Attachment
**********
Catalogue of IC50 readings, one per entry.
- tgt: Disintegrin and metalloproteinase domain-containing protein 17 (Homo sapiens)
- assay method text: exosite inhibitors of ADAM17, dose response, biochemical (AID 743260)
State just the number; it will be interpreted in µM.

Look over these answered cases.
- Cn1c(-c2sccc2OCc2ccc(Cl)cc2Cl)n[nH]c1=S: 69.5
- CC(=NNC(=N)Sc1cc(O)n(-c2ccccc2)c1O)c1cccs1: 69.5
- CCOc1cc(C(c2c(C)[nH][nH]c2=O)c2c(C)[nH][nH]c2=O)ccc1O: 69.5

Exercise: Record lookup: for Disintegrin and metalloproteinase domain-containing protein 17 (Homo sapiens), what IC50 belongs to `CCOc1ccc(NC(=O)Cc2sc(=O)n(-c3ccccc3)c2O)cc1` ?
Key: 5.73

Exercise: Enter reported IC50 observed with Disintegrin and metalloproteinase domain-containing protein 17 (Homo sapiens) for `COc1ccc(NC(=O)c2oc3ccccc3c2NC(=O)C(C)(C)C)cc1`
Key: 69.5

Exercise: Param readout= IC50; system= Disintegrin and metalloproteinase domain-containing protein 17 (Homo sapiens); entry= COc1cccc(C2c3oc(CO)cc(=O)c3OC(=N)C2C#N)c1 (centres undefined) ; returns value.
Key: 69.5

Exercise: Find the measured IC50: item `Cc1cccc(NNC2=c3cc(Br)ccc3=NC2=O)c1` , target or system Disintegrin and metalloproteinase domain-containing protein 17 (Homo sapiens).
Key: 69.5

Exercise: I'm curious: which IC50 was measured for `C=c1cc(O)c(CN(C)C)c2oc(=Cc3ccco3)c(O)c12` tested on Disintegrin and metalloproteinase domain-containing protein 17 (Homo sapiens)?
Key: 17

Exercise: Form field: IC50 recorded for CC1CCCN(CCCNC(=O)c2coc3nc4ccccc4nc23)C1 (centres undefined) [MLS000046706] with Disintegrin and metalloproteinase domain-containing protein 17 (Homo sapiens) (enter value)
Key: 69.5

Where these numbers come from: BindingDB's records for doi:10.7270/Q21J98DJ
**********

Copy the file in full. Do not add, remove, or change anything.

Catalogue of IC50 readings, one per entry.
- tgt: Disintegrin and metalloproteinase domain-containing protein 17 (Homo sapiens)
- assay method text: exosite inhibitors of ADAM17, dose response, biochemical (AID 743260)
State just the number; it will be interpreted in µM.

Look over these answered cases.
- Cn1c(-c2sccc2OCc2ccc(Cl)cc2Cl)n[nH]c1=S: 69.5
- CC(=NNC(=N)Sc1cc(O)n(-c2ccccc2)c1O)c1cccs1: 69.5
- CCOc1cc(C(c2c(C)[nH][nH]c2=O)c2c(C)[nH][nH]c2=O)ccc1O: 69.5

Exercise: Record lookup: for Disintegrin and metalloproteinase domain-containing protein 17 (Homo sapiens), what IC50 belongs to `CCOc1ccc(NC(=O)Cc2sc(=O)n(-c3ccccc3)c2O)cc1` ?
Key: 5.73

Exercise: Enter reported IC50 observed with Disintegrin and metalloproteinase domain-containing protein 17 (Homo sapiens) for `COc1ccc(NC(=O)c2oc3ccccc3c2NC(=O)C(C)(C)C)cc1`
Key: 69.5

Exercise: Param readout= IC50; system= Disintegrin and metalloproteinase domain-containing protein 17 (Homo sapiens); entry= COc1cccc(C2c3oc(CO)cc(=O)c3OC(=N)C2C#N)c1 (centres undefined) ; returns value.
Key: 69.5

Exercise: Find the measured IC50: item `Cc1cccc(NNC2=c3cc(Br)ccc3=NC2=O)c1` , target or system Disintegrin and metalloproteinase domain-containing protein 17 (Homo sapiens).
Key: 69.5

Exercise: I'm curious: which IC50 was measured for `C=c1cc(O)c(CN(C)C)c2oc(=Cc3ccco3)c(O)c12` tested on Disintegrin and metalloproteinase domain-containing protein 17 (Homo sapiens)?
Key: 17

Exercise: Form field: IC50 recorded for CC1CCCN(CCCNC(=O)c2coc3nc4ccccc4nc23)C1 (centres undefined) [MLS000046706] with Disintegrin and metalloproteinase domain-containing protein 17 (Homo sapiens) (enter value)
Key: 69.5

Where these numbers come from: BindingDB's records for doi:10.7270/Q21J98DJ